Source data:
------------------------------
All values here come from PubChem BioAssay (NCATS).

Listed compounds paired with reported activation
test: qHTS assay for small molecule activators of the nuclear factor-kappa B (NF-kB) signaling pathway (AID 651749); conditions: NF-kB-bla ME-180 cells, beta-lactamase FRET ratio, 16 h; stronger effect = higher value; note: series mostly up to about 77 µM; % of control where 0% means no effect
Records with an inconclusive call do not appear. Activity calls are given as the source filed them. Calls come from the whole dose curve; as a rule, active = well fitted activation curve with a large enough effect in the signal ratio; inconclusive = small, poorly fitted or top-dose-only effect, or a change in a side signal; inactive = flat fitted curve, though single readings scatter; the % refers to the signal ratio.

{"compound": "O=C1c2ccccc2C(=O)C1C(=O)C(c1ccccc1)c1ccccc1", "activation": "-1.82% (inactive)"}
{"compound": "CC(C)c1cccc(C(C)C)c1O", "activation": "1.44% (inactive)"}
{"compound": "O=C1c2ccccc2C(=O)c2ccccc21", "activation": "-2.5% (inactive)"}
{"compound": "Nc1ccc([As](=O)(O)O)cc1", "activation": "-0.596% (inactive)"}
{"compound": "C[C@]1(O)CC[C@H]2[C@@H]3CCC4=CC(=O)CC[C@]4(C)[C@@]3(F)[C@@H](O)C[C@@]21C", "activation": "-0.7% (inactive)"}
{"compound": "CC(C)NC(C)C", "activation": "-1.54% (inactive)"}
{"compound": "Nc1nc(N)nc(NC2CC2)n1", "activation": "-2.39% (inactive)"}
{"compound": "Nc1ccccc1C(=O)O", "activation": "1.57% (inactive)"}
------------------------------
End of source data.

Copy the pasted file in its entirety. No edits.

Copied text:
All values here come from PubChem BioAssay (NCATS).

Listed compounds paired with reported activation
test: qHTS assay for small molecule activators of the nuclear factor-kappa B (NF-kB) signaling pathway (AID 651749); conditions: NF-kB-bla ME-180 cells, beta-lactamase FRET ratio, 16 h; stronger effect = higher value; note: series mostly up to about 77 µM; % of control where 0% means no effect
Records with an inconclusive call do not appear. Activity calls are given as the source filed them. Calls come from the whole dose curve; as a rule, active = well fitted activation curve with a large enough effect in the signal ratio; inconclusive = small, poorly fitted or top-dose-only effect, or a change in a side signal; inactive = flat fitted curve, though single readings scatter; the % refers to the signal ratio.

{"compound": "O=C1c2ccccc2C(=O)C1C(=O)C(c1ccccc1)c1ccccc1", "activation": "-1.82% (inactive)"}
{"compound": "CC(C)c1cccc(C(C)C)c1O", "activation": "1.44% (inactive)"}
{"compound": "O=C1c2ccccc2C(=O)c2ccccc21", "activation": "-2.5% (inactive)"}
{"compound": "Nc1ccc([As](=O)(O)O)cc1", "activation": "-0.596% (inactive)"}
{"compound": "C[C@]1(O)CC[C@H]2[C@@H]3CCC4=CC(=O)CC[C@]4(C)[C@@]3(F)[C@@H](O)C[C@@]21C", "activation": "-0.7% (inactive)"}
{"compound": "CC(C)NC(C)C", "activation": "-1.54% (inactive)"}
{"compound": "Nc1nc(N)nc(NC2CC2)n1", "activation": "-2.39% (inactive)"}
{"compound": "Nc1ccccc1C(=O)O", "activation": "1.57% (inactive)"}